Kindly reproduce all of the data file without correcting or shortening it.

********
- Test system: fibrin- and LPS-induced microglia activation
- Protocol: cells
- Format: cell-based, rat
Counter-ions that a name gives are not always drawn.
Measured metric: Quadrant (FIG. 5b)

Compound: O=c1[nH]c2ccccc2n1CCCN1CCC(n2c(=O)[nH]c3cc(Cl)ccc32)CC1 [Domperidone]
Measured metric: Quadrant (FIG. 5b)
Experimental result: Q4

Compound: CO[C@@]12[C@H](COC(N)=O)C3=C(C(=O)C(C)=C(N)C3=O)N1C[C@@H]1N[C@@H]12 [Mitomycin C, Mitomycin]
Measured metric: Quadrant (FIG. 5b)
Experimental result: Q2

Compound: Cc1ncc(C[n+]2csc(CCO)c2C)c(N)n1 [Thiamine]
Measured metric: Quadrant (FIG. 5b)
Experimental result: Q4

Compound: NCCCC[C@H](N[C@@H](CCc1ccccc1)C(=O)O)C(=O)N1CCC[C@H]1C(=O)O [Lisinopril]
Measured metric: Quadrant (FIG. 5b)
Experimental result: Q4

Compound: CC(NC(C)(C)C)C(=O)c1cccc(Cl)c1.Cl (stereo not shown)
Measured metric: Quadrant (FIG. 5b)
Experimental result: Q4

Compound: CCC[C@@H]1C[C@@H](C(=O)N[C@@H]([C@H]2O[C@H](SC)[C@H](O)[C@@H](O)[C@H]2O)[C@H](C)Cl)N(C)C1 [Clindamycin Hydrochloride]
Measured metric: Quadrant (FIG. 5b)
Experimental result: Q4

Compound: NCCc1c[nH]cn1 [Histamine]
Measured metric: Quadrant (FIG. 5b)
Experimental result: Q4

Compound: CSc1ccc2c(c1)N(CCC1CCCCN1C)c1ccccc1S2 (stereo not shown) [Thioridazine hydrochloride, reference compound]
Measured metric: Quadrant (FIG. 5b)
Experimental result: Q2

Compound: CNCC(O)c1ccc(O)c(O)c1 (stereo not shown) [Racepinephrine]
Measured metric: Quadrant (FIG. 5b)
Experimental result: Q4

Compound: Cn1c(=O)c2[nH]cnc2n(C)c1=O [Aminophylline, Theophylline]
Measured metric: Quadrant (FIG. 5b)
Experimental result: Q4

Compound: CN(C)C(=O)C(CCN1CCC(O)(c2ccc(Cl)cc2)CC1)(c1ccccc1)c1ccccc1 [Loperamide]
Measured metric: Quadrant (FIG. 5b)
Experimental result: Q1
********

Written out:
- Test system: fibrin- and LPS-induced microglia activation
- Protocol: cells
- Format: cell-based, rat
Counter-ions that a name gives are not always drawn.
Measured metric: Quadrant (FIG. 5b)

Compound: O=c1[nH]c2ccccc2n1CCCN1CCC(n2c(=O)[nH]c3cc(Cl)ccc32)CC1 [Domperidone]
Measured metric: Quadrant (FIG. 5b)
Experimental result: Q4

Compound: CO[C@@]12[C@H](COC(N)=O)C3=C(C(=O)C(C)=C(N)C3=O)N1C[C@@H]1N[C@@H]12 [Mitomycin C, Mitomycin]
Measured metric: Quadrant (FIG. 5b)
Experimental result: Q2

Compound: Cc1ncc(C[n+]2csc(CCO)c2C)c(N)n1 [Thiamine]
Measured metric: Quadrant (FIG. 5b)
Experimental result: Q4

Compound: NCCCC[C@H](N[C@@H](CCc1ccccc1)C(=O)O)C(=O)N1CCC[C@H]1C(=O)O [Lisinopril]
Measured metric: Quadrant (FIG. 5b)
Experimental result: Q4

Compound: CC(NC(C)(C)C)C(=O)c1cccc(Cl)c1.Cl (stereo not shown)
Measured metric: Quadrant (FIG. 5b)
Experimental result: Q4

Compound: CCC[C@@H]1C[C@@H](C(=O)N[C@@H]([C@H]2O[C@H](SC)[C@H](O)[C@@H](O)[C@H]2O)[C@H](C)Cl)N(C)C1 [Clindamycin Hydrochloride]
Measured metric: Quadrant (FIG. 5b)
Experimental result: Q4

Compound: NCCc1c[nH]cn1 [Histamine]
Measured metric: Quadrant (FIG. 5b)
Experimental result: Q4

Compound: CSc1ccc2c(c1)N(CCC1CCCCN1C)c1ccccc1S2 (stereo not shown) [Thioridazine hydrochloride, reference compound]
Measured metric: Quadrant (FIG. 5b)
Experimental result: Q2

Compound: CNCC(O)c1ccc(O)c(O)c1 (stereo not shown) [Racepinephrine]
Measured metric: Quadrant (FIG. 5b)
Experimental result: Q4

Compound: Cn1c(=O)c2[nH]cnc2n(C)c1=O [Aminophylline, Theophylline]
Measured metric: Quadrant (FIG. 5b)
Experimental result: Q4

Compound: CN(C)C(=O)C(CCN1CCC(O)(c2ccc(Cl)cc2)CC1)(c1ccccc1)c1ccccc1 [Loperamide]
Measured metric: Quadrant (FIG. 5b)
Experimental result: Q1